About the book
After five years of conventional speech therapy, nine-year old Eli's struggle with stuttering only got worse. He now not only stuttered, but turned his chin to his shoulder and growled in order to get out even a few words. Worse, he grew more silent with each passing day.
Desperate for answers, his mother, writer Doreen Lenz Holte, began asking some essential questions: Where did most strategies for addressing stuttering come from? Was there really evidence to support these approaches? If so, why did so many children continue to struggle?
Holte quickly discovered a surprisingly high level of uncertainty among speech therapy professionals. She began to see these organizations as the veneer that hid the often-times highly charged disagreements around stuttering therapy while encouraging parents to run, not walk, to their nearest speech therapist.
The primary message young children get in stuttering therapy is that they can and should manage their speech – in other words, try to not stutter – by utilizing speech tools and techniques. Is it possible that the anxiety this causes can actually create an even greater burden? Can that burden lead to excessive silence and disengagement – a far great handicap than the stuttering itself?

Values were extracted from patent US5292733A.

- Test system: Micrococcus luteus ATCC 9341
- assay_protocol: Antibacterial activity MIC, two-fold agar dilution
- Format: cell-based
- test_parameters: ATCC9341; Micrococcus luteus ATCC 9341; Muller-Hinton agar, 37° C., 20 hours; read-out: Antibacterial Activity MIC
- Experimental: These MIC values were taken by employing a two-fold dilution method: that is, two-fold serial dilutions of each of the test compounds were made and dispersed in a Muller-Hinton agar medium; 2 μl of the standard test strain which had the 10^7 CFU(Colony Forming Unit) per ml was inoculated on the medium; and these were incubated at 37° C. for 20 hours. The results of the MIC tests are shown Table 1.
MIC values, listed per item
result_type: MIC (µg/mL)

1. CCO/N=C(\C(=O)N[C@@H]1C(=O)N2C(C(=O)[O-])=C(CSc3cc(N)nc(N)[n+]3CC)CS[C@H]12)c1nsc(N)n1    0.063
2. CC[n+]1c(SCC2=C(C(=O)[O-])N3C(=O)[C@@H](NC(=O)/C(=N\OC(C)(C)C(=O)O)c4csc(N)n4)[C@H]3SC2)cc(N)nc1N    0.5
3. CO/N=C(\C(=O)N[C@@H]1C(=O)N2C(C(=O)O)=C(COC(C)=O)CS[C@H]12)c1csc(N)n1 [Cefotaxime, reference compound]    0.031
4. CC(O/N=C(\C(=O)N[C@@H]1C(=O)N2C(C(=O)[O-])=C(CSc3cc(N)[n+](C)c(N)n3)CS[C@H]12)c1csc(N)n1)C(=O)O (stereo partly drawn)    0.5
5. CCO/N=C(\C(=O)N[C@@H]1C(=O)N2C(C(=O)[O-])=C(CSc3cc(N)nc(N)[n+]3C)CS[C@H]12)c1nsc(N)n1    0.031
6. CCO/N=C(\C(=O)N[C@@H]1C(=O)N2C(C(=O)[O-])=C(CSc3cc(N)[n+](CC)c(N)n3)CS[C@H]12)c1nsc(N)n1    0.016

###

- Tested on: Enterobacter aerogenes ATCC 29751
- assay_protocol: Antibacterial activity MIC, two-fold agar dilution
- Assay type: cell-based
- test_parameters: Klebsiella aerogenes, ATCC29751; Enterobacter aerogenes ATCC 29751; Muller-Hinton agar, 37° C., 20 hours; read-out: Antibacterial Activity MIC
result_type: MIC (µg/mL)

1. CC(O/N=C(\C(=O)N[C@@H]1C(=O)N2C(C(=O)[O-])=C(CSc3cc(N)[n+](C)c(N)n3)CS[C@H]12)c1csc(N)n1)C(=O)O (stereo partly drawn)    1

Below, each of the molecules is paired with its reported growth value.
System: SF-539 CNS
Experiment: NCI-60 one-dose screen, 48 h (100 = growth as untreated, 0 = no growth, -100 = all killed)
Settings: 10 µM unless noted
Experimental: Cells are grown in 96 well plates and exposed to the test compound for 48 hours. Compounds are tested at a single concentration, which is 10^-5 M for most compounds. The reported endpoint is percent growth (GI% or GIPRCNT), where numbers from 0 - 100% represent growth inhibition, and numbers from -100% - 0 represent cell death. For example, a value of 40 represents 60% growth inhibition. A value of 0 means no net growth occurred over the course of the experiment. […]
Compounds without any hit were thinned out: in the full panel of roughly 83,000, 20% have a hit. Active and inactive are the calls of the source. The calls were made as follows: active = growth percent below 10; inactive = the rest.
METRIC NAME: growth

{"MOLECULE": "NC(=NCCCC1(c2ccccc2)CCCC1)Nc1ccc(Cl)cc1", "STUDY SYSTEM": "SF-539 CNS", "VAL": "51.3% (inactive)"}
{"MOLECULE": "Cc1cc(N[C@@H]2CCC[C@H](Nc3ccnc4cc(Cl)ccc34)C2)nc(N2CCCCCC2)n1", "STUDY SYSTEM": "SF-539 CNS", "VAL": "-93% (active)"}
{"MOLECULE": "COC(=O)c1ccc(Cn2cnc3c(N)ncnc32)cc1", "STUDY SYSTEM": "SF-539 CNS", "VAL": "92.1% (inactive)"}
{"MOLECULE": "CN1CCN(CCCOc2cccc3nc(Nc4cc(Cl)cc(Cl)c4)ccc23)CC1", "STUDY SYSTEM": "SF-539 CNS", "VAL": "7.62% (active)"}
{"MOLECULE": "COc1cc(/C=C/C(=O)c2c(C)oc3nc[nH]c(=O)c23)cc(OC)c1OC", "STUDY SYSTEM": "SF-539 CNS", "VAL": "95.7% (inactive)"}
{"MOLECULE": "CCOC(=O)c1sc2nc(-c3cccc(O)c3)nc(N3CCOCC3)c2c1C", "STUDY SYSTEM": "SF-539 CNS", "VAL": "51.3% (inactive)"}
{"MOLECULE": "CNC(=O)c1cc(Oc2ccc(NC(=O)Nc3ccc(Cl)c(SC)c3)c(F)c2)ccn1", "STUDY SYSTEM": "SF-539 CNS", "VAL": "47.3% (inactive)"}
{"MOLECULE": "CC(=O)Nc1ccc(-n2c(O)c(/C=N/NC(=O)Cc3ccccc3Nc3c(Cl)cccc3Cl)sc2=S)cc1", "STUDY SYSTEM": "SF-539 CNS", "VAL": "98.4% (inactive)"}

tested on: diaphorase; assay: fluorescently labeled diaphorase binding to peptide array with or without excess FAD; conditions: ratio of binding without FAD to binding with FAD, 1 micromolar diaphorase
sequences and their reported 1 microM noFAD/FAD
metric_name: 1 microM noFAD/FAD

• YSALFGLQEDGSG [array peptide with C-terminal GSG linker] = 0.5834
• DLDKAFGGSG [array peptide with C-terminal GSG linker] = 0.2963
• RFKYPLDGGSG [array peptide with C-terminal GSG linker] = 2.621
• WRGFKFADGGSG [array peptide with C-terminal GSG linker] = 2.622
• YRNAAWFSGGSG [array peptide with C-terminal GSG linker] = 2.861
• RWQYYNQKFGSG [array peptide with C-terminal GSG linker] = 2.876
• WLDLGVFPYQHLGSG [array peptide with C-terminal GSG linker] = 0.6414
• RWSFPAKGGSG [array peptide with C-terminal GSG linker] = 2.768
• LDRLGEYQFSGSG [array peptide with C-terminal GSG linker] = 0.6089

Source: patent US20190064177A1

Through personal narrative and extensive research, Voice Unearthed answers these questions with a resounding "yes!" It also includes practical guidance that helps keep children talking, while minimizing everyone's anxiety around communicating.
Voice Unearthed frees us from the pointless, painful chore of counting speech errors and reminds us to keep our eyes on what truly matters. It's also a wake-up call for parents, professionals, and the entire field of speech therapy – and a reminder to "first do no harm."